At a hearing Thursday of the Senate Health, Education, Labor and Pensions Committee, the chief executive officer of Centerstone in Tennessee testified that an initiative Ranking Member Senator Lamar Alexander (R-Tn.) launched in Tennessee as governor 30 years ago was an example of how education and mental health systems can work together “for the sole purpose of addressing our health care crisis.”
The hearing on mental health was the first for which Senator Alexander served as ranking member. He asked the witnesses, “Are we [the federal government] putting up any roadblocks that make it harder to provide services?” and requested “specific suggestions on laws, regulations, and practices that we ought to change.”
Dr. Robert Vero, the chief executive officer of Tennessee’s Centerstone, one of the nation’s largest operators of not-for-profit community mental health centers, said, “When you were governor of Tennessee, we built out a statewide therapeutic preschool program. We had therapeutic preschools in every one of the community mental health centers across all 95 counties. Those schools were there to deal with the most vulnerable children with whom we were seeing early indications of the onset of severe mental illnesses.”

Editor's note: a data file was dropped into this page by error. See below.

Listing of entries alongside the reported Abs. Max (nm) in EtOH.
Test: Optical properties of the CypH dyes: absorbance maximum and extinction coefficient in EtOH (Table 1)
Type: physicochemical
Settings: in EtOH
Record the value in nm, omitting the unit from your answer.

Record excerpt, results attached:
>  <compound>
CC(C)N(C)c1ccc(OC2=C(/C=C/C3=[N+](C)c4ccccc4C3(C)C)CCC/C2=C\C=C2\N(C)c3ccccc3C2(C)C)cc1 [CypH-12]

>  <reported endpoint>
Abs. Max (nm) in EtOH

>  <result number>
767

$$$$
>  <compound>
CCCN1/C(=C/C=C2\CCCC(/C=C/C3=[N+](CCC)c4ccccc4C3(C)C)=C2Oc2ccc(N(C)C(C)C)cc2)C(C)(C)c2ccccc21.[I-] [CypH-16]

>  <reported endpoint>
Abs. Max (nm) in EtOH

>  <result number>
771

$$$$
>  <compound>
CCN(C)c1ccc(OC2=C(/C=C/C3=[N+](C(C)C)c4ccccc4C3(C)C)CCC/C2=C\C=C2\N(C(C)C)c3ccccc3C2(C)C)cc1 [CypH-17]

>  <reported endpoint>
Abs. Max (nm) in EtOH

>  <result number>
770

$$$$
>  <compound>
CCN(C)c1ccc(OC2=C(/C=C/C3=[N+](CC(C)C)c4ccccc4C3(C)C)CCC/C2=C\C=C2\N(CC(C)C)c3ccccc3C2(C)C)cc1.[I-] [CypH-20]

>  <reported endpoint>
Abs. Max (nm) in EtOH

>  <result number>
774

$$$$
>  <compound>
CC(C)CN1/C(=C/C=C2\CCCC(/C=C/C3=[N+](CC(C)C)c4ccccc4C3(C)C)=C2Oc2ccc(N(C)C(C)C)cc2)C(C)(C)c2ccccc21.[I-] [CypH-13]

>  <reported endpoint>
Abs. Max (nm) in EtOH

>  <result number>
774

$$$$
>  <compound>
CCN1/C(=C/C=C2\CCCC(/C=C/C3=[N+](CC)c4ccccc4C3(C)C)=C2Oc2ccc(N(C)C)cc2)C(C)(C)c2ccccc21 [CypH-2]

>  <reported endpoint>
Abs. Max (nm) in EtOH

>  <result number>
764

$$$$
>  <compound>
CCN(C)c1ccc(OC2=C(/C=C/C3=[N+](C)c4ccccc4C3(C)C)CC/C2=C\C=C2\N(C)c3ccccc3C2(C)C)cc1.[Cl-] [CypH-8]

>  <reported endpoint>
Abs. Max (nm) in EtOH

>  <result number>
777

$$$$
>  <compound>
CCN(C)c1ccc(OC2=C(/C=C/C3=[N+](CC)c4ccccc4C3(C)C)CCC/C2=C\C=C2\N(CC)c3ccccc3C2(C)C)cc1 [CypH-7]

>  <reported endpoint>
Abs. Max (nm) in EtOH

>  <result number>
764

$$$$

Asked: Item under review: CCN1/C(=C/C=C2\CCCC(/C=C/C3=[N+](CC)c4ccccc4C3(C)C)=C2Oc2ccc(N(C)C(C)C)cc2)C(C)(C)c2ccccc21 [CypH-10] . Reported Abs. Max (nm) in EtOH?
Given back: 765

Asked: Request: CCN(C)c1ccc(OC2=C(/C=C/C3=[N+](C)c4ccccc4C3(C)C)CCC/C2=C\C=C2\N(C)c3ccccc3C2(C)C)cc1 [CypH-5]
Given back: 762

Dr. Vero said that very few of those programs exist today because the model is unaffordable. Dr. Vero asked that at the federal level, “let’s remove these barriers that oftentimes don’t allow us to bring our systems together—education, criminal justice, mental health—in a cooperative way for the sole purpose of addressing our health care crisis. We’ve spent too long arguing over which part of the day education should pay for versus which part of the day a managed care company or Medicaid should be paying for.”
Senator Alexander told Dr. Vero he would work on ways to encourage collaboration between the mental health care and education systems to support the care of children.